Pentagon spokesman John Kirby said on Tuesday that the United States had evacuated more than 4,000 US passholders and their families from Afghanistan with continued air transport from Kabul.
“We expect that number to increase in the next few days,” Kirby said.
A senior State Department official said Tuesday that the numbers were delayed as US officials focused on getting people out of Kabul as soon as possible.
Pentagon officials said the airlift, which began on August 14, could expel all Americans by Tuesday, August 31, a deadline set by Biden long before the Taliban completed the acquisition. He stated he was confident. However, thousands of unknown other aliens remain in Afghanistan and are struggling to escape.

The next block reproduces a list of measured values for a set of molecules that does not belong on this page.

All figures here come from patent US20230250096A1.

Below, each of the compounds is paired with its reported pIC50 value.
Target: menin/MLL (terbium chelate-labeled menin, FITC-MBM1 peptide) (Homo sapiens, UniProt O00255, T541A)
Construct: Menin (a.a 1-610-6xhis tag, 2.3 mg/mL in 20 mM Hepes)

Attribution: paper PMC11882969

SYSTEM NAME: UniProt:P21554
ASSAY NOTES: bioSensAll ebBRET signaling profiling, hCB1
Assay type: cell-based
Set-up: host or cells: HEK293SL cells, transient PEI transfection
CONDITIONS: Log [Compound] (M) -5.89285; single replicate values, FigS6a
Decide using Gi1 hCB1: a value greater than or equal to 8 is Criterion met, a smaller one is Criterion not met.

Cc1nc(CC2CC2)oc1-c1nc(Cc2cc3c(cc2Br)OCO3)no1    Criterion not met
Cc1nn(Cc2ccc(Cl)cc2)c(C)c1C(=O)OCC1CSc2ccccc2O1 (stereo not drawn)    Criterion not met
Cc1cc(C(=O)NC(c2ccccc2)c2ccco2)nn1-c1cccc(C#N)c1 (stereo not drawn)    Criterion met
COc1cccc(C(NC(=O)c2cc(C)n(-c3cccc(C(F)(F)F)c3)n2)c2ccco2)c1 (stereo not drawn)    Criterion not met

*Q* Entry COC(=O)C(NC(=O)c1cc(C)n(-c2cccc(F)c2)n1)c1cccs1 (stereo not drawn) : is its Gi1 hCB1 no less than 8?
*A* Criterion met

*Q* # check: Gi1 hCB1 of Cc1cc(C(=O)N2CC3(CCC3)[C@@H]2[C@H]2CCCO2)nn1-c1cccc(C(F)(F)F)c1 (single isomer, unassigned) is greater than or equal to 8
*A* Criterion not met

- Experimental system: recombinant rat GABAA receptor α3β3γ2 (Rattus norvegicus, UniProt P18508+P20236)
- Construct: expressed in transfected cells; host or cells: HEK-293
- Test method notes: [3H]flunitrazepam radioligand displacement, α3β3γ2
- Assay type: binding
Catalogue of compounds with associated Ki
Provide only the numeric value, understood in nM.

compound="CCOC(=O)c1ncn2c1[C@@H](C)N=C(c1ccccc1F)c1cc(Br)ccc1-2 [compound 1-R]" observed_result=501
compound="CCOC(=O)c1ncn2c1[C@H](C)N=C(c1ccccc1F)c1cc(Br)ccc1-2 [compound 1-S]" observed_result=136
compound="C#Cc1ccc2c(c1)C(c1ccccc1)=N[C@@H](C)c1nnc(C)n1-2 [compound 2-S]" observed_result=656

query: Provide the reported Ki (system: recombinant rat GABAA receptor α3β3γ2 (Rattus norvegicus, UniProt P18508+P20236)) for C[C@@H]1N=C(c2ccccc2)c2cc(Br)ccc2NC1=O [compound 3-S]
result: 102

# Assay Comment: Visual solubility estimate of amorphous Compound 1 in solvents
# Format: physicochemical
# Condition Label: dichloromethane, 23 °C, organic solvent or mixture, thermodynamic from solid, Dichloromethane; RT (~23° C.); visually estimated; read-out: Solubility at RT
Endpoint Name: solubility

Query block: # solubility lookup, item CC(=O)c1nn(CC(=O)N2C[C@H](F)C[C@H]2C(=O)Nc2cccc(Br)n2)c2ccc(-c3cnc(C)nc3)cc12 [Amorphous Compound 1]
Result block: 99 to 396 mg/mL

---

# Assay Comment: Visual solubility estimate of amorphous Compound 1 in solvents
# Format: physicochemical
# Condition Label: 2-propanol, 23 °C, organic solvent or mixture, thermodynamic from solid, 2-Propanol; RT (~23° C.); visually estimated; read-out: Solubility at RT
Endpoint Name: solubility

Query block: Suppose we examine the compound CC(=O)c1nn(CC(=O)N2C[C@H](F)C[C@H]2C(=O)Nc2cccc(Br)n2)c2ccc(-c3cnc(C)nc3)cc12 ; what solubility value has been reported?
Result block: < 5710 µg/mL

The U.S. Department of Defense said hundreds of U.S. troops had withdrawn as the United States was imminently withdrawn and was no longer needed to complete its evacuation mission. According to Kirby, these are headquarters staff, maintenance personnel, and so on. “It won’t affect the mission at hand,” he said.
The Taliban, which took control of the country about 20 years ago after being exiled in a US-led aggression after the 9/11 terrorist attacks, argues that airlift must end on August 31st. A war between a terrorist group and about 5,800 US troops carrying airlift at Kabul Airport.
In Kabul, Taliban spokesman Zabihullah Mujahid said in a press conference that the United States had to meet a voluntary deadline on an evacuation flight, saying “I will not take Afghanistan out afterwards.” He also said the Taliban would ban Afghans from accessing the road to the airport, while allowing foreigners to pass in to prevent large numbers of people from gathering.
Associated Press and Reuters contributed to this report